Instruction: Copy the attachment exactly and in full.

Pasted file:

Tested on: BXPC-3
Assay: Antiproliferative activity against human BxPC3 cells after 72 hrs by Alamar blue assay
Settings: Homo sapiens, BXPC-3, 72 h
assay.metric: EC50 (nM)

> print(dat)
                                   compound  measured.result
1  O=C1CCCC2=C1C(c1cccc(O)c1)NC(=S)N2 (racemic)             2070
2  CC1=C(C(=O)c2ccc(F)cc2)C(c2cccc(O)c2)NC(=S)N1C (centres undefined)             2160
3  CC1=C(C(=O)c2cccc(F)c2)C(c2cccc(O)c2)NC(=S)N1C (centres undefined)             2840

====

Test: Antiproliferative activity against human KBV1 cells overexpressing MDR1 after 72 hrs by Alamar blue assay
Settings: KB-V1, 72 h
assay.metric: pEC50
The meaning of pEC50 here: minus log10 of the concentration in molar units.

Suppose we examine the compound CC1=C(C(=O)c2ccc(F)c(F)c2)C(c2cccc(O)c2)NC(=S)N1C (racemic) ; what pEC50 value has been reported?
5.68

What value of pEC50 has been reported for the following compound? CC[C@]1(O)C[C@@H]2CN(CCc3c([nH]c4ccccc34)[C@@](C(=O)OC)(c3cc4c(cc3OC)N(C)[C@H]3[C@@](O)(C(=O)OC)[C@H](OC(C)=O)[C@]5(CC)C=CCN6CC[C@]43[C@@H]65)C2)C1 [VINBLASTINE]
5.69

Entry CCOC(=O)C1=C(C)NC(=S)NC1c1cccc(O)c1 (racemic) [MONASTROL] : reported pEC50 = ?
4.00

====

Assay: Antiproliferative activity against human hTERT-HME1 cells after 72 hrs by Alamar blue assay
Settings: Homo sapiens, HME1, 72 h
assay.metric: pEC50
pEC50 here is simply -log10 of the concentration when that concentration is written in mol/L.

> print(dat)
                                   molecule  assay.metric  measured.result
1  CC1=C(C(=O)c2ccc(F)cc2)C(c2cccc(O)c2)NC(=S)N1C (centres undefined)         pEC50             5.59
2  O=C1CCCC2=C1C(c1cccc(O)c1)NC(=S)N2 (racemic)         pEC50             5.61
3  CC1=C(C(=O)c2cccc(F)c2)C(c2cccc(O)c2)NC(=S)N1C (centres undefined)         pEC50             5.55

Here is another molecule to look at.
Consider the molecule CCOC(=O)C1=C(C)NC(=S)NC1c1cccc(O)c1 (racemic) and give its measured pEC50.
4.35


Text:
Tested on: BXPC-3
Assay: Antiproliferative activity against human BxPC3 cells after 72 hrs by Alamar blue assay
Settings: Homo sapiens, BXPC-3, 72 h
assay.metric: EC50 (nM)

> print(dat)
                                   compound  measured.result
1  O=C1CCCC2=C1C(c1cccc(O)c1)NC(=S)N2 (racemic)             2070
2  CC1=C(C(=O)c2ccc(F)cc2)C(c2cccc(O)c2)NC(=S)N1C (centres undefined)             2160
3  CC1=C(C(=O)c2cccc(F)c2)C(c2cccc(O)c2)NC(=S)N1C (centres undefined)             2840

====

Test: Antiproliferative activity against human KBV1 cells overexpressing MDR1 after 72 hrs by Alamar blue assay
Settings: KB-V1, 72 h
assay.metric: pEC50
The meaning of pEC50 here: minus log10 of the concentration in molar units.

Suppose we examine the compound CC1=C(C(=O)c2ccc(F)c(F)c2)C(c2cccc(O)c2)NC(=S)N1C (racemic) ; what pEC50 value has been reported?
5.68

What value of pEC50 has been reported for the following compound? CC[C@]1(O)C[C@@H]2CN(CCc3c([nH]c4ccccc34)[C@@](C(=O)OC)(c3cc4c(cc3OC)N(C)[C@H]3[C@@](O)(C(=O)OC)[C@H](OC(C)=O)[C@]5(CC)C=CCN6CC[C@]43[C@@H]65)C2)C1 [VINBLASTINE]
5.69

Entry CCOC(=O)C1=C(C)NC(=S)NC1c1cccc(O)c1 (racemic) [MONASTROL] : reported pEC50 = ?
4.00

====

Assay: Antiproliferative activity against human hTERT-HME1 cells after 72 hrs by Alamar blue assay
Settings: Homo sapiens, HME1, 72 h
assay.metric: pEC50
pEC50 here is simply -log10 of the concentration when that concentration is written in mol/L.

> print(dat)
                                   molecule  assay.metric  measured.result
1  CC1=C(C(=O)c2ccc(F)cc2)C(c2cccc(O)c2)NC(=S)N1C (centres undefined)         pEC50             5.59
2  O=C1CCCC2=C1C(c1cccc(O)c1)NC(=S)N2 (racemic)         pEC50             5.61
3  CC1=C(C(=O)c2cccc(F)c2)C(c2cccc(O)c2)NC(=S)N1C (centres undefined)         pEC50             5.55

Here is another molecule to look at.
Consider the molecule CCOC(=O)C1=C(C)NC(=S)NC1c1cccc(O)c1 (racemic) and give its measured pEC50.
4.35